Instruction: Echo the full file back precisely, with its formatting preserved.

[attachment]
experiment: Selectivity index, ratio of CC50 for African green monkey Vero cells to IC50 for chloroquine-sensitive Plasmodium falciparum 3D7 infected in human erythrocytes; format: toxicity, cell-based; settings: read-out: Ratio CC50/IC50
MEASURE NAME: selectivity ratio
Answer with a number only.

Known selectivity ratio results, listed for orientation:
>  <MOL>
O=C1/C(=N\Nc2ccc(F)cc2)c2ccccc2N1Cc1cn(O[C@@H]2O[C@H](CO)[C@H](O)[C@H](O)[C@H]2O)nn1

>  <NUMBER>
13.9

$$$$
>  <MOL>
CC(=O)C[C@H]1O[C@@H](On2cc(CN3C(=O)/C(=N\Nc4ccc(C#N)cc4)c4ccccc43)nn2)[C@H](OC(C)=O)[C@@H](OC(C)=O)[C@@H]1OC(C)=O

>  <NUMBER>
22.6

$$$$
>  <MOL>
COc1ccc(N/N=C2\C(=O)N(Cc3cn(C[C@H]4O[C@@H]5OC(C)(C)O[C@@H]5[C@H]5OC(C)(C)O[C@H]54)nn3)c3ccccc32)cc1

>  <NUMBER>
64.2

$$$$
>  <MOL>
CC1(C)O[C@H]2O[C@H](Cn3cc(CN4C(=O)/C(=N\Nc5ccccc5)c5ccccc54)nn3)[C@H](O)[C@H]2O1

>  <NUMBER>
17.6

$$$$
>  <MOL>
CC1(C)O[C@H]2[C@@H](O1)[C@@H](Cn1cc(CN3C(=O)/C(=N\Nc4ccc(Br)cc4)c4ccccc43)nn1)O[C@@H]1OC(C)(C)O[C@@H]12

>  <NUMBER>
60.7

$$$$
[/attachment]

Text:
experiment: Selectivity index, ratio of CC50 for African green monkey Vero cells to IC50 for chloroquine-sensitive Plasmodium falciparum 3D7 infected in human erythrocytes; format: toxicity, cell-based; settings: read-out: Ratio CC50/IC50
MEASURE NAME: selectivity ratio
Answer with a number only.

Known selectivity ratio results, listed for orientation:
>  <MOL>
O=C1/C(=N\Nc2ccc(F)cc2)c2ccccc2N1Cc1cn(O[C@@H]2O[C@H](CO)[C@H](O)[C@H](O)[C@H]2O)nn1

>  <NUMBER>
13.9

$$$$
>  <MOL>
CC(=O)C[C@H]1O[C@@H](On2cc(CN3C(=O)/C(=N\Nc4ccc(C#N)cc4)c4ccccc43)nn2)[C@H](OC(C)=O)[C@@H](OC(C)=O)[C@@H]1OC(C)=O

>  <NUMBER>
22.6

$$$$
>  <MOL>
COc1ccc(N/N=C2\C(=O)N(Cc3cn(C[C@H]4O[C@@H]5OC(C)(C)O[C@@H]5[C@H]5OC(C)(C)O[C@H]54)nn3)c3ccccc32)cc1

>  <NUMBER>
64.2

$$$$
>  <MOL>
CC1(C)O[C@H]2O[C@H](Cn3cc(CN4C(=O)/C(=N\Nc5ccccc5)c5ccccc54)nn3)[C@H](O)[C@H]2O1

>  <NUMBER>
17.6

$$$$
>  <MOL>
CC1(C)O[C@H]2[C@@H](O1)[C@@H](Cn1cc(CN3C(=O)/C(=N\Nc4ccc(Br)cc4)c4ccccc43)nn1)O[C@@H]1OC(C)(C)O[C@@H]12

>  <NUMBER>
60.7

$$$$